Lifestyle TV is built around this message. The message is not designed to draw attention to our failings, but rather to make us think that we are more competent than we are. People watch TV cookery programmes but never make the actual dishes… and if they did, they would probably fuck them up anyway. But the TV chefs are selling you a dream of competence: they make it all look so easy…
This type of TV collides beautifully with games such as The Sims. Much like MMORPGs and Football Manager, The Sims is a game that is more than capable of taking over huge slices of your life. In order to succeed at The Sims you simply need to balance the demands of work with a social life, a home life and a need for self-improvement. And like the TV chefs and make-over gurus, the game makes it all seem so easy… sure, you will have the odd moment where you’re too busy working to see your friends and you may even occasionally wet yourself but you will get there… you’ll get that great job. You’ll get that great house. You’ll do it. The Sims is a game that sells you the dream that you might not actually be a complete fuck-up.
The psychological mechanics behind this process can be explained by considering the work of the lesser-known psychoanalytical theorist Heinz Kohut. Kohut focussed upon the ways in which we develop a sense of self. He argued that we make our way through life not only with a firm idea of what kind of person we should be, but also a decent idea of the ways in which we are failing to live up to those standards. One of the ways in which we cope with these shortfalls in ourselves is to compensate. We may not be able to change how we feel or who we wish we were but we can make purchasing, professional and relationship decisions. These acts of compensation create what Kohut called SelfObjects.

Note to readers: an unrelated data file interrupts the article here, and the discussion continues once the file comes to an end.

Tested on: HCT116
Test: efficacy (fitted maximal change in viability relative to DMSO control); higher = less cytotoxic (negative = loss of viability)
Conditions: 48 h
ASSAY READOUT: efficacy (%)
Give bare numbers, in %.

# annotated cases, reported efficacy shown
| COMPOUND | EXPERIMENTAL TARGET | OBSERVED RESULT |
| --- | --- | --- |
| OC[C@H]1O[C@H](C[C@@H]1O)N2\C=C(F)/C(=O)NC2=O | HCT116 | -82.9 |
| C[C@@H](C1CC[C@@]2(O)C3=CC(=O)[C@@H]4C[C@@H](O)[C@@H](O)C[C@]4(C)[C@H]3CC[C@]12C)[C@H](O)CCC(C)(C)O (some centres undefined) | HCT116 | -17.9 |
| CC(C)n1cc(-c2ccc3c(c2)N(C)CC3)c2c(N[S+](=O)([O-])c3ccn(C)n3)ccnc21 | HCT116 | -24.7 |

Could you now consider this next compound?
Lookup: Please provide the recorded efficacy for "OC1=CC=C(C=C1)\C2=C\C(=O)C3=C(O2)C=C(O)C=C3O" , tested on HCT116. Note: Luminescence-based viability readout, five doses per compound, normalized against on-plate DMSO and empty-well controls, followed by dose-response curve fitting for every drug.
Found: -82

I would argue that, as puzzling as it is, the tendency for gamers to enjoy games that allow them to aspire to reasonable rather than fantastical goals and identities is a result of a generalised desire to create SelfObjects. We all feel bad about ourselves sometimes. We all make bad decisions. If we play games that allow us to replay and rehearse these kinds of decisions in a much safer environment, then we can prevent the appearance of those feelings of inadequacy. We too can be ‘normal’. We too can be ‘happy’.
Jonathan McCalmont is a recovering academic with a background in philosophy and political science. He lives in London, UK where he teaches and writes about books and films for a number of different venues. Like Howard Beale in Network, he is as mad as hell and he’s not going to take this any more.
Jonathan recently launched Fruitless Recursion – “an online journal devoted to discussing works of criticism and non-fiction relating to the SF, Fantasy and Horror genres.” If you liked the column above, you’ll love it.
[ The fractal in the Blasphemous Geometries header image is a public domain image lifted from Zyzstar. ]